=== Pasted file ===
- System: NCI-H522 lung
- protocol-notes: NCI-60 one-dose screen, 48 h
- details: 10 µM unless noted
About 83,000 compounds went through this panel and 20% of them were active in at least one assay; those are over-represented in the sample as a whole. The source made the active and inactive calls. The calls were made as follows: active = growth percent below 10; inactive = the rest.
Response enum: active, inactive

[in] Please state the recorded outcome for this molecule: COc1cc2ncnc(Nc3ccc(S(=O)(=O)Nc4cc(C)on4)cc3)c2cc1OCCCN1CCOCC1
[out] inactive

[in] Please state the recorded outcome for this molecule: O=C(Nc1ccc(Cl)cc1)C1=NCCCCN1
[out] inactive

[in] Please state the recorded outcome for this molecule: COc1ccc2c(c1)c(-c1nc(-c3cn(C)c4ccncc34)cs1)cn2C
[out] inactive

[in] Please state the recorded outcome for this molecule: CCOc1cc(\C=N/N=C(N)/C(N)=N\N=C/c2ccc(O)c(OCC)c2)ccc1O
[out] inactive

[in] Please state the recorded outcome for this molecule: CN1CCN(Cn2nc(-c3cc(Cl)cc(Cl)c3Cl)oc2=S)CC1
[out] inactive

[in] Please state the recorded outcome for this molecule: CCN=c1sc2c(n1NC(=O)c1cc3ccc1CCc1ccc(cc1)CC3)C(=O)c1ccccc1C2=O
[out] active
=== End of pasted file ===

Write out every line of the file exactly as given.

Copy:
- System: NCI-H522 lung
- protocol-notes: NCI-60 one-dose screen, 48 h
- details: 10 µM unless noted
About 83,000 compounds went through this panel and 20% of them were active in at least one assay; those are over-represented in the sample as a whole. The source made the active and inactive calls. The calls were made as follows: active = growth percent below 10; inactive = the rest.
Response enum: active, inactive

[in] Please state the recorded outcome for this molecule: COc1cc2ncnc(Nc3ccc(S(=O)(=O)Nc4cc(C)on4)cc3)c2cc1OCCCN1CCOCC1
[out] inactive

[in] Please state the recorded outcome for this molecule: O=C(Nc1ccc(Cl)cc1)C1=NCCCCN1
[out] inactive

[in] Please state the recorded outcome for this molecule: COc1ccc2c(c1)c(-c1nc(-c3cn(C)c4ccncc34)cs1)cn2C
[out] inactive

[in] Please state the recorded outcome for this molecule: CCOc1cc(\C=N/N=C(N)/C(N)=N\N=C/c2ccc(O)c(OCC)c2)ccc1O
[out] inactive

[in] Please state the recorded outcome for this molecule: CN1CCN(Cn2nc(-c3cc(Cl)cc(Cl)c3Cl)oc2=S)CC1
[out] inactive

[in] Please state the recorded outcome for this molecule: CCN=c1sc2c(n1NC(=O)c1cc3ccc1CCc1ccc(cc1)CC3)C(=O)c1ccccc1C2=O
[out] active